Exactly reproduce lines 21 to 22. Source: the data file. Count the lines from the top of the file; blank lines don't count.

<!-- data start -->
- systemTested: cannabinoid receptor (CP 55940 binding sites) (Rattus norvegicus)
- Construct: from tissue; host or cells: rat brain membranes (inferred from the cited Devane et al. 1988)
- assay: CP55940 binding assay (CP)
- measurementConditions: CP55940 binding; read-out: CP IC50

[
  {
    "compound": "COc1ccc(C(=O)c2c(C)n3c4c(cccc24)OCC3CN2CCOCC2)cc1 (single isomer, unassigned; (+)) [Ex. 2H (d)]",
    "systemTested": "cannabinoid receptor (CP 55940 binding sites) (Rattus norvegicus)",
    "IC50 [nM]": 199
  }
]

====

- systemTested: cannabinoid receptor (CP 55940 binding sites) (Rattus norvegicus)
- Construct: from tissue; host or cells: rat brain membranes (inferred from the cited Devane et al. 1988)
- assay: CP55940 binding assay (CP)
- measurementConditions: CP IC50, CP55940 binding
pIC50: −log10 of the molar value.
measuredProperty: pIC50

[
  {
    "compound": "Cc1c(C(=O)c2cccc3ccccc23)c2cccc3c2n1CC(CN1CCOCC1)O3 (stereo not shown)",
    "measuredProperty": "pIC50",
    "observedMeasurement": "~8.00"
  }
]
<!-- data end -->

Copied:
    "compound": "Cc1c(C(=O)c2cccc3ccccc23)c2cccc3c2n1CC(CN1CCOCC1)O3 (stereo not shown)",
    "measuredProperty": "pIC50",